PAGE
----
Some of the banks on the list are on the brink of failure. Others will be if they don't right themselves soon. Most problem banks, if history is a guide, take the proper steps to bring themselves back to health.

A large number of savings and loan associations, the traditional lenders to home buyers, are in desparate shape, despite the record $5 billion the industry as a whole earned last year. A recent General Accounting Office study estimated that 465 of the nation's 3,100 S&Ls are broke, but permitted to continue in business by federally created accounting gimmicks.

Many of the sickest savings and loans are those that sought to recoup the losses they encountered in the late 1970s and early 1980s by making high-yielding, but risky loans in which S&Ls have little expertise.

Savings and loans lost money in the 1970s and early 1980s because the income they earned from their portfolio of fixed-rate mortgages was far less than they had to pay for deposits. The S&Ls that survived the lean years and stuck close to their traditional activities are recovering today.

On the other hand, a large number of today's problem commercial banks are those that stuck with their traditional lending: the agricultural banks.

Once uncommonly healthy, farm banks today account for a disproportionate number of the nation's problem banks. Five years of declining agricultural prices have taken their toll on farmers and farm lenders alike. Analysts do not expect the farm economy to improve in 1986 and predict that farm bank failures will continue at a heavy clip.

The decline in oil and other energy prices has hit hard at banks in the Southwest, particularly in Oklahoma and Texas. The nation's worst banking crisis in 50 years -- 1984's near failure of Chicago's giant Continental Illinois National Bank -- had its roots in Continental's excessive lending to Oklahoma oil and gas drilling firms that went bankrupt during the decline in energy prices that began in 1981.

In Texas, banks were hit hard by the steep decline in oil prices and the growing glut of office space in major centers.

Last fall, bank regulators issued new guidelines that require institutions to be more rigorous in putting shaky real estate loans on their lists of problem assets. Putting a loan on its list of problem assets generally reduces the earnings a bank can count from the loan and often goads the bank into further reducing earnings by putting a portion or all of the interest payments it receives into loss reserves.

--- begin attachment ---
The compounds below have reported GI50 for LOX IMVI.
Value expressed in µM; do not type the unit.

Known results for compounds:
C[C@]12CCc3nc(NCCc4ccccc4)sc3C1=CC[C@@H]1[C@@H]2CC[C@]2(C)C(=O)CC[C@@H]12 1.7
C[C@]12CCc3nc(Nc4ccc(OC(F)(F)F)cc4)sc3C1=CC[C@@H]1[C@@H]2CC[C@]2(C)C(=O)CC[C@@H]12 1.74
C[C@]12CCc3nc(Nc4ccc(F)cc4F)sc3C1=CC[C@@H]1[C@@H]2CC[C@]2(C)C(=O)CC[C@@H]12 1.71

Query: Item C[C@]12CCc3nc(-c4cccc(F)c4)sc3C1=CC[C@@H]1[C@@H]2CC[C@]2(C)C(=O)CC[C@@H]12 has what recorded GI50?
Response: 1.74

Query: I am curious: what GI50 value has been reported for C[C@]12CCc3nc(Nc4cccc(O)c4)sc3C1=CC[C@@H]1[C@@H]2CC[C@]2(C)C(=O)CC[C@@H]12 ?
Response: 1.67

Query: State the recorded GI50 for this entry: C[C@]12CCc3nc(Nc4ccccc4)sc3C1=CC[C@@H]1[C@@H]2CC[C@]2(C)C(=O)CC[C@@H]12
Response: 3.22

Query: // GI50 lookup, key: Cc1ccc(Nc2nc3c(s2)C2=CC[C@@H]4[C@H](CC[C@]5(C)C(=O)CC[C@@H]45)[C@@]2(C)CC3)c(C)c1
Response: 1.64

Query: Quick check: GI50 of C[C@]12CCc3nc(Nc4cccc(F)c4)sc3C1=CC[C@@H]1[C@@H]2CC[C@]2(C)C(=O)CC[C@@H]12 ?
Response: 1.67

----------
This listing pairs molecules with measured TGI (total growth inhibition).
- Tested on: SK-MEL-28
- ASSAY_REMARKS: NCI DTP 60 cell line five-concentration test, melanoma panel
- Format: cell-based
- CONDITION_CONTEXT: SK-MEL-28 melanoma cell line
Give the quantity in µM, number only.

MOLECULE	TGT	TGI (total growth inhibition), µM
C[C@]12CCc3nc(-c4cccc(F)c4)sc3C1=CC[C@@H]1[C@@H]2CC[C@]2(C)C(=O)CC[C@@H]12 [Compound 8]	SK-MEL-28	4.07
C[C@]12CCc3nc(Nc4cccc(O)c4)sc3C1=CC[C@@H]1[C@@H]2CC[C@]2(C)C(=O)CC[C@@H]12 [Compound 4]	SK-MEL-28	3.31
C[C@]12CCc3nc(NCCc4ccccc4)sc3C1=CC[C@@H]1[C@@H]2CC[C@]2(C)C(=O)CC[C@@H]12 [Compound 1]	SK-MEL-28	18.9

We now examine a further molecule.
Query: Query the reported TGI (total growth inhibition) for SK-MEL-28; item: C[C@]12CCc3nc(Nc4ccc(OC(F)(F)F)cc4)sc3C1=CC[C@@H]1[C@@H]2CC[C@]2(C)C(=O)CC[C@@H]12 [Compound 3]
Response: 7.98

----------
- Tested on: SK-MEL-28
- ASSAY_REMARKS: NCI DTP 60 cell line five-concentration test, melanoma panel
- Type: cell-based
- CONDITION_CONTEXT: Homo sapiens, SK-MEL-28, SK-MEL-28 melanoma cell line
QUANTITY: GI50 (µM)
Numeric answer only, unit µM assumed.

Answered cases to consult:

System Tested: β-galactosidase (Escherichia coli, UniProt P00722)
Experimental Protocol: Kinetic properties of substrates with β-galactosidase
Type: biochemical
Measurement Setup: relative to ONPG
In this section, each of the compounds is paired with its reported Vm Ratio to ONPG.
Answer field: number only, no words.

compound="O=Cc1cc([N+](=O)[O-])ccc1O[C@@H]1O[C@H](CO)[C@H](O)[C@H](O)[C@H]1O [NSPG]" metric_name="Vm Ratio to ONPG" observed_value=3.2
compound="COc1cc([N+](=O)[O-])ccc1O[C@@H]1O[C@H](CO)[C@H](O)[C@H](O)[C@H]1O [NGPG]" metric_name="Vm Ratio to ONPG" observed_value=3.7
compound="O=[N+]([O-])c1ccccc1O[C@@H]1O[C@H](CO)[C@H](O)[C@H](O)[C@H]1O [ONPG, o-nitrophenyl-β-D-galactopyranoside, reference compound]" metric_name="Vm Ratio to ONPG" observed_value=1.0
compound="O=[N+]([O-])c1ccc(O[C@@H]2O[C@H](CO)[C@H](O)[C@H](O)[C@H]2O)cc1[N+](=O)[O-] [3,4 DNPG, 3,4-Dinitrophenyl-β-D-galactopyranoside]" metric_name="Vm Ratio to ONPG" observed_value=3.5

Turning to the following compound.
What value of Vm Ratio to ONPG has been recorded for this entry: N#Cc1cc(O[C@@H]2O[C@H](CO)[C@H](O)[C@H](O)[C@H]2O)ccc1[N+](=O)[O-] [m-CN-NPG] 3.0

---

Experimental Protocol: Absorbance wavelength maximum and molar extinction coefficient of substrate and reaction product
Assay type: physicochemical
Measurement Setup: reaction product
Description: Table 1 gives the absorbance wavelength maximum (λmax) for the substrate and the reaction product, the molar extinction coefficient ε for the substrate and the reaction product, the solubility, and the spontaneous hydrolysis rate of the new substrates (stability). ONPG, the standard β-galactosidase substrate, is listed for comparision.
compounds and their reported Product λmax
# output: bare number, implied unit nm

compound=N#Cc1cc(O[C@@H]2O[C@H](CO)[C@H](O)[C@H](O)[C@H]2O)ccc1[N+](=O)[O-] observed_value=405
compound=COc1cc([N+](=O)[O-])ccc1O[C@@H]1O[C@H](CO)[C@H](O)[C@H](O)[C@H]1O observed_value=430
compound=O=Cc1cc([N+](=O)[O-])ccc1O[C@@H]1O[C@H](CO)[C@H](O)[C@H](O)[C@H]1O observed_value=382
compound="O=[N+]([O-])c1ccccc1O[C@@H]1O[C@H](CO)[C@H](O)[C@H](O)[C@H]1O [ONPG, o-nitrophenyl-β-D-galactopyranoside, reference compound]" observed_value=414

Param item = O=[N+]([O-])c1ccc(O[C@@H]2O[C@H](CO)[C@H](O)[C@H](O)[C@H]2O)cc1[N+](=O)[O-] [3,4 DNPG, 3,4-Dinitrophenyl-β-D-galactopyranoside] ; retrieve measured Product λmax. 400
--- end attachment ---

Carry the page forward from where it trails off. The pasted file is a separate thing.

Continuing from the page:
The key problem areas in the U.S. financial system -- agriculture, energy, real estate -- are unlikely to show much improvement this year.

But Stanley Silverberg, director of research at the Federal Deposit Insurance Corp., said that the generally rosier economic forecasts for 1986 suggest that banks that are not heavy lenders to the weakest sectors of the economy should improve their lot.

Which is a good thing, according to Salomon Brothers' Kaufman. "While the whole financial system showed a little progress in 1985, it is the kind of system that cannot tolerate a recession soon nor tolerate soon a significant return to a tighter monetary policy" that would drive up interest rates, he said.

Not only have corporations and businesses borrowed heavily, in many cases business have replaced equity (stock) with debt -- through mergers that have been financed with bank borrowings or bonds and through leveraged buyouts in which purchasers buy the company by borrowing against the assets it will acquire. In many cases, companies have bought back their own stock, depleting their cash reserves to do so.

Every dollar of debt that a business substitutes for a dollar of equity increases the organization's vulnerability. If the economy faces the type of double-whammy that hit in the early 1980s -- when interest rates surged to record levels at the same time a severe recession was in progress -- bankruptcies and bank problems would mushroom.

Kaufman warns that the nation is entering its fourth year of economic growth. All recoveries peter out, he said, and the longer one continues, the more likely it is to end sooner rather than later.

But he cautioned that the U.S. financial system -- buffeted by problem loans and overextended borrowers -- cannot afford a downturn soon.

"Not this year," he said. "Not next year. And next year is not that far away."